REVIEW BY JEREMIAH (contributor to the original Kickstarter campaign)
Ok, before we get into anything, I need to throw the spotlight on that sizzling hue-cannon of an intro (ferociously edited by Lee Wignall). We aren't even a single minute into the film before our senses are blasted to smithereens by a montage of sex, violence, and primary colors. It's that intro to Seven, but pulpier, more vivid, and accompanied by killer vocals (Stacey Delooze) that tip this into noir territory.
Of course, If you've been following Richard Rowntree's work, then it should come as no surprise that Nefarious comes out swinging in the presentation department. The guy (and his team) understand cinematic language, film as a visual medium, and they very often, very effectively leverage that in order to evoke as the scene requires. Hey, when you got it, flaunt it -- right? Thankfully, Rowntree's film has more than just pretty visuals going for it. There's also a compelling home invasion thriller at hand, and some very gruesome home invasion comeuppance associated with it...
Darren, Lou, Jo and Mas live a meager existence on the fringes of poverty. Indebted to the criminal kingpin of their social housing development, they routinely fear for their lives. On the other side of town, the already wealthy Marcus and his disabled brother Clive receive a windfall in the form of a winning lottery ticket. When their worlds collide following a botched robbery, the would-be criminals get more than they bargained for, and will be tested to their limits in a desperate attempt to survive a predator of monstrous proportions.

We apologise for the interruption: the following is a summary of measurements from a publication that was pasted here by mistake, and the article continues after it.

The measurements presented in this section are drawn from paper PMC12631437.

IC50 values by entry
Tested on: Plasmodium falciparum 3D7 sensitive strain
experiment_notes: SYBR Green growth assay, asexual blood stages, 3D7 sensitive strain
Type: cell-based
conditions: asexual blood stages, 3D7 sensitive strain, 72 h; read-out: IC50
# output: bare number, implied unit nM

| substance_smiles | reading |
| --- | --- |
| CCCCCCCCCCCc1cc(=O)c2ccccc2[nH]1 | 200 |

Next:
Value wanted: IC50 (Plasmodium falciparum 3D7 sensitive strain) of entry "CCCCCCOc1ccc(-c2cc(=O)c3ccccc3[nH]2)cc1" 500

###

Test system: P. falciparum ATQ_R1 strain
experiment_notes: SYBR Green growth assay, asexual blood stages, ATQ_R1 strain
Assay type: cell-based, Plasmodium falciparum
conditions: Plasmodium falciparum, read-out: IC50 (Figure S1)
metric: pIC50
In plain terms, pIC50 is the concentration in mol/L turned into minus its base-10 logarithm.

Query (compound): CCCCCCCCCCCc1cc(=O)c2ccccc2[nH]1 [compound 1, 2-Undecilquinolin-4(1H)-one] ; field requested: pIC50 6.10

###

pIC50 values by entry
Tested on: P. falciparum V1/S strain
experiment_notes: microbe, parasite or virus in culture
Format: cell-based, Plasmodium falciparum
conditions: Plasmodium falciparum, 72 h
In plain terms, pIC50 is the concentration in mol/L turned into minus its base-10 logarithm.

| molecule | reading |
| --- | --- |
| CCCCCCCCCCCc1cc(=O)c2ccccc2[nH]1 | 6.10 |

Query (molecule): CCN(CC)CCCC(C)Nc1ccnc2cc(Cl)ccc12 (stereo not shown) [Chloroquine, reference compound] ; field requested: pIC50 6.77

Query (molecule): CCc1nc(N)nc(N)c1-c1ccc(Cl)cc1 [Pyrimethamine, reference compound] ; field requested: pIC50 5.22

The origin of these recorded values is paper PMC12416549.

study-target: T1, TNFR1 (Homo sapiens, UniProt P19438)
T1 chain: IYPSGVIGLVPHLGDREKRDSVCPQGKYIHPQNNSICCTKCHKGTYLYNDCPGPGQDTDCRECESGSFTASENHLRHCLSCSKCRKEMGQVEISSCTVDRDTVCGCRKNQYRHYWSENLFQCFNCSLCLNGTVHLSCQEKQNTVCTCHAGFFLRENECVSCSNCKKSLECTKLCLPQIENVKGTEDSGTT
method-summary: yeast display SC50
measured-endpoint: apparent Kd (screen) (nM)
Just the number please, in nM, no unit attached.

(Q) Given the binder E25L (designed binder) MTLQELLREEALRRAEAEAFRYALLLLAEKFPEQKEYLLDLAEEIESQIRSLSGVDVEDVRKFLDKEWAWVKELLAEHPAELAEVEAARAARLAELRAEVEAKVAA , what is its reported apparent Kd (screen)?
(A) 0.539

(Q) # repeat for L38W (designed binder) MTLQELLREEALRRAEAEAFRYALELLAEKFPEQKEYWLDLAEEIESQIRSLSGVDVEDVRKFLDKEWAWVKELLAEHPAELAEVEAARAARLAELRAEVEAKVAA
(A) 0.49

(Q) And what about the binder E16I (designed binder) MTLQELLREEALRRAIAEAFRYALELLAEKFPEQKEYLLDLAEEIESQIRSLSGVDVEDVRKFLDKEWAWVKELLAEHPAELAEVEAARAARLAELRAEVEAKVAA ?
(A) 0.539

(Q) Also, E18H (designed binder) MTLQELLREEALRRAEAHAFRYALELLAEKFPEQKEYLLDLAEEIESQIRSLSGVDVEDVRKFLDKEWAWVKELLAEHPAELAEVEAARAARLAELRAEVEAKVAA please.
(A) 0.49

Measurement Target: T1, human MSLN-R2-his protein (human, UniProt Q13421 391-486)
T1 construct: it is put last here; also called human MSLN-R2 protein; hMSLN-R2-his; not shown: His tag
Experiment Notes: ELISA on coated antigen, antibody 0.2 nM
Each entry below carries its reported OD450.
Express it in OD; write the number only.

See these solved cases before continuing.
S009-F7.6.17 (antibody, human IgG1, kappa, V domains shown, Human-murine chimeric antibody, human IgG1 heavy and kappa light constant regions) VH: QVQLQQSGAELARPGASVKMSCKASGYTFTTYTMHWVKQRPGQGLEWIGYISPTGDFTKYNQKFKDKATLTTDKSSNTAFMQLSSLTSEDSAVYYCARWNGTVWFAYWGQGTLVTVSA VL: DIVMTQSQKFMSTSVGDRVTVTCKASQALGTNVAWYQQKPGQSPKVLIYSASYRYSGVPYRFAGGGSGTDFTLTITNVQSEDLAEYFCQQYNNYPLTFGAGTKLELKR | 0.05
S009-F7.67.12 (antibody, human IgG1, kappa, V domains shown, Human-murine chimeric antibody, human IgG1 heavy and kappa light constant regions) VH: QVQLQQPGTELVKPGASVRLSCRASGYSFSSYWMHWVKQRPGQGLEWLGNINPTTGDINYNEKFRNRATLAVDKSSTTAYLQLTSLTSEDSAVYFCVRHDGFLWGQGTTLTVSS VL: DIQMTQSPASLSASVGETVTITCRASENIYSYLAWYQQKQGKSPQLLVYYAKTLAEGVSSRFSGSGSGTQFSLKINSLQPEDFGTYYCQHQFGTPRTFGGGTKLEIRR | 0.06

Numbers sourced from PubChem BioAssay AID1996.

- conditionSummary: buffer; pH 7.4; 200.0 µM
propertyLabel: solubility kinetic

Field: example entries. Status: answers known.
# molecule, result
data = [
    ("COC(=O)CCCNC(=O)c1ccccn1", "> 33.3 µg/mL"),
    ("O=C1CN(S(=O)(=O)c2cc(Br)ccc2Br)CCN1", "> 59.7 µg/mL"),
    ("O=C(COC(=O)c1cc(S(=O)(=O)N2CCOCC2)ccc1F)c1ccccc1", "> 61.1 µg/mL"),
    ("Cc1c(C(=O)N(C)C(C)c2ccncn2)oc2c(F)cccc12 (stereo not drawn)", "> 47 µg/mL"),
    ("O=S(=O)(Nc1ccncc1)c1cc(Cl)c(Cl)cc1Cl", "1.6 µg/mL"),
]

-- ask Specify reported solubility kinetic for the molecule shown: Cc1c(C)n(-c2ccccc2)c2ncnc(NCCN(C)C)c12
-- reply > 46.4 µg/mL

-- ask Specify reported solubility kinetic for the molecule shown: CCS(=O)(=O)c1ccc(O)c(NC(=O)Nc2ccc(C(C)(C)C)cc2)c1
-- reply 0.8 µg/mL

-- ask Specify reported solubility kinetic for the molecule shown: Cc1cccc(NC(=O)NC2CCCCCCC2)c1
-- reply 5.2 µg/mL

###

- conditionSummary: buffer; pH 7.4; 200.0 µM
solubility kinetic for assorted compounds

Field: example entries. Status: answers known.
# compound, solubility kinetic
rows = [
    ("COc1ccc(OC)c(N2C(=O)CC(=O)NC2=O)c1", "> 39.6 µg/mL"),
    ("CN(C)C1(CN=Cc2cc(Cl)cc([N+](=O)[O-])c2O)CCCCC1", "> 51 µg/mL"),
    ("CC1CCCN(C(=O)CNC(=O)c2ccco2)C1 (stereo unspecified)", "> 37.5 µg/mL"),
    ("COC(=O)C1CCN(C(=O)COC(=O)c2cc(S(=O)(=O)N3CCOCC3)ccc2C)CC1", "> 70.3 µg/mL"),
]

Without giving too much away, Nefarious reminded me a bit of the 2016 release Don't Breathe. It's a situation that's presented full of grey areas, making it rather difficult to latch onto any one character or cause, but simultaneously making it easier to understand certain motivations. We live in a grey world after all, and it's clear that everyone operating within the Nefarious story, is a product of that. So maybe you'll cheer at first when the thieving desperate knuckle heads lose a few fingers in their attempt to get rich quick, and furrow your brow in a sympathetic cringe when they happen to lose a bit more. In any event, thanks to its tendency to play mean (even when it's being playful) Nefarious will at some point likely make you feel like total shit.
Thanks Ash Mountain Films!
But in all total seriousness, the fact that this was able to shim its way under my skin so effortlessly (specifically the moments found in its nightmarish finale) speaks volumes to the effectiveness of both the screenplay and the film's makeup department (which -- thanks to a liberal use of practical fx -- gets worked out pretty hard). Most of that a result of the film's noble cause to make the violence in the film as flinch-inducing as possible; a great indication that this production has its priorities straight (at least, as far as this gorehound sees it).
While Rowntree's previous only ever dabbled in the blood and guts department (literally so; go watch the film), Nefarious gladly finger-paints with it. Heads are impaled, fingers severed, feet gashed, lungs burned, people melted and feelings are hurt (quite often) in this much more visceral, much more mean-spirited feature. And by the time the credits begin to roll, many a sick bastard will be thrilled to know that they'll be left feeling what the floor of this room looks like: